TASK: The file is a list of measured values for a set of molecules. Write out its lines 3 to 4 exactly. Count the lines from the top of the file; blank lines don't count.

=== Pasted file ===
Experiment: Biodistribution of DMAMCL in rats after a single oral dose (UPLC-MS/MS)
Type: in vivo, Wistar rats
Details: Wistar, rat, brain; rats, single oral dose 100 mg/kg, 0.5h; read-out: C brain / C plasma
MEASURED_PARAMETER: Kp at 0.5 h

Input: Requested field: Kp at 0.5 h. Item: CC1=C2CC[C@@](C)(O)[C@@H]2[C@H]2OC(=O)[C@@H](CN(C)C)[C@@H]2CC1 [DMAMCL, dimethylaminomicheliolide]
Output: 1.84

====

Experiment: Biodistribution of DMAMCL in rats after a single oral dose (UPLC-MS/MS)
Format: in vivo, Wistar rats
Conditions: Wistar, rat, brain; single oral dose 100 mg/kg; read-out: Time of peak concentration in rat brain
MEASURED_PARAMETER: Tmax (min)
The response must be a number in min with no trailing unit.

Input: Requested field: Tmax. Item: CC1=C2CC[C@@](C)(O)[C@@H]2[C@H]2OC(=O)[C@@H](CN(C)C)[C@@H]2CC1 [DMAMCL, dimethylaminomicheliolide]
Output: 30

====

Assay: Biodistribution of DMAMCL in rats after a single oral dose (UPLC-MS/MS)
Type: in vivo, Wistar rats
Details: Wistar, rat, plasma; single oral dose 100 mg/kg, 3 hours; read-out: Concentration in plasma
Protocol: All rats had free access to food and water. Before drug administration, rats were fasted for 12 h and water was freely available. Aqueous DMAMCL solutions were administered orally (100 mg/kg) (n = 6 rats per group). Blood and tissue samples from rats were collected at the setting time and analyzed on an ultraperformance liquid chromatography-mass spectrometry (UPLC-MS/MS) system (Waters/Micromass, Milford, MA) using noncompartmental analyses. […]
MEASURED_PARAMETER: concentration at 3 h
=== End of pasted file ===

Details: Wistar, rat, brain; rats, single oral dose 100 mg/kg, 0.5h; read-out: C brain / C plasma
MEASURED_PARAMETER: Kp at 0.5 h